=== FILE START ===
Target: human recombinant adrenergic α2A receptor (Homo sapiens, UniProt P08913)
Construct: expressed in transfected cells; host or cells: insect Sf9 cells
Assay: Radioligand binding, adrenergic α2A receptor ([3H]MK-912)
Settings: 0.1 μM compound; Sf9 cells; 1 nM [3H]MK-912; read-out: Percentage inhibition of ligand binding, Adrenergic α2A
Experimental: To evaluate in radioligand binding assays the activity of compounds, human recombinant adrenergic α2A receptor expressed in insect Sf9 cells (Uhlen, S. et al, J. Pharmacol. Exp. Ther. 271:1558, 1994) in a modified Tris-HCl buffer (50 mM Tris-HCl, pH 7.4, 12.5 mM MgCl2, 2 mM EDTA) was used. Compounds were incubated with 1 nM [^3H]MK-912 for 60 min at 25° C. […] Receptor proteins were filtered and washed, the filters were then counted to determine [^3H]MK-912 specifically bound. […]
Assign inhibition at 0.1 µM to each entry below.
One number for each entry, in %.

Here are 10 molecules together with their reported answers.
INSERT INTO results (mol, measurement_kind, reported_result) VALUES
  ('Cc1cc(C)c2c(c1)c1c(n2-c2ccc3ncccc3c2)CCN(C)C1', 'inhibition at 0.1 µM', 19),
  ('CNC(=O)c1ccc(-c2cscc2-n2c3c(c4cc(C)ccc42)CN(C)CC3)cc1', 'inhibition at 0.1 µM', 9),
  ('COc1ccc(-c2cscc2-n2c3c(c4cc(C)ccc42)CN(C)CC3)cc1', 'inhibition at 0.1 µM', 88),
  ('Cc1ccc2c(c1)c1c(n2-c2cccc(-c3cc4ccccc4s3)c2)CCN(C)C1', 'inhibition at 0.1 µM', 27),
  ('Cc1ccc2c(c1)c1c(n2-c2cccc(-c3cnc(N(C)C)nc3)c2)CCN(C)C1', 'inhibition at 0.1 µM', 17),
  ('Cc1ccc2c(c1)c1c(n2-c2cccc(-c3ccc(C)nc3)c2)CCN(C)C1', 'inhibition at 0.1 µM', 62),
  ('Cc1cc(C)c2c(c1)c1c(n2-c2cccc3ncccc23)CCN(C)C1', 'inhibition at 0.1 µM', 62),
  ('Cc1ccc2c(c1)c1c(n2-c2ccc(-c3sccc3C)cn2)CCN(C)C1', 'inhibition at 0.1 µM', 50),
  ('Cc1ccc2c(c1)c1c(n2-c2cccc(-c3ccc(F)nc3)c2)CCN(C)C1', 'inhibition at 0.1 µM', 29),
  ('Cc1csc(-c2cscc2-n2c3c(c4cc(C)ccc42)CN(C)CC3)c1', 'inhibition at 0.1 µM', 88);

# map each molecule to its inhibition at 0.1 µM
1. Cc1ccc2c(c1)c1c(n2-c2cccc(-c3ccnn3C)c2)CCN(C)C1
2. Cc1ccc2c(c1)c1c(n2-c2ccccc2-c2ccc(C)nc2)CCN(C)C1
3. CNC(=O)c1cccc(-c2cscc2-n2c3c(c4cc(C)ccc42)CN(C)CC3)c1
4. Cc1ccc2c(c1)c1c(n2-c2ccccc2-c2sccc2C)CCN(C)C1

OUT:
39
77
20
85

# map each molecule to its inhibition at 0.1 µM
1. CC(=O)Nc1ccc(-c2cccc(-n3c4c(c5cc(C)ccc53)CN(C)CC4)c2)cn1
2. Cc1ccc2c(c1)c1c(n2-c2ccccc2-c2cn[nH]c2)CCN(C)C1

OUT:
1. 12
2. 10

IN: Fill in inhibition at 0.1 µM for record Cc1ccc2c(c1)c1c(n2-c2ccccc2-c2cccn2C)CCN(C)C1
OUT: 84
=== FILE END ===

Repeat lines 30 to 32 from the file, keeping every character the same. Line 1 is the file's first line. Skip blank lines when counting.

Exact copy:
# map each molecule to its inhibition at 0.1 µM
1. CC(=O)Nc1ccc(-c2cccc(-n3c4c(c5cc(C)ccc53)CN(C)CC4)c2)cn1
2. Cc1ccc2c(c1)c1c(n2-c2ccccc2-c2cn[nH]c2)CCN(C)C1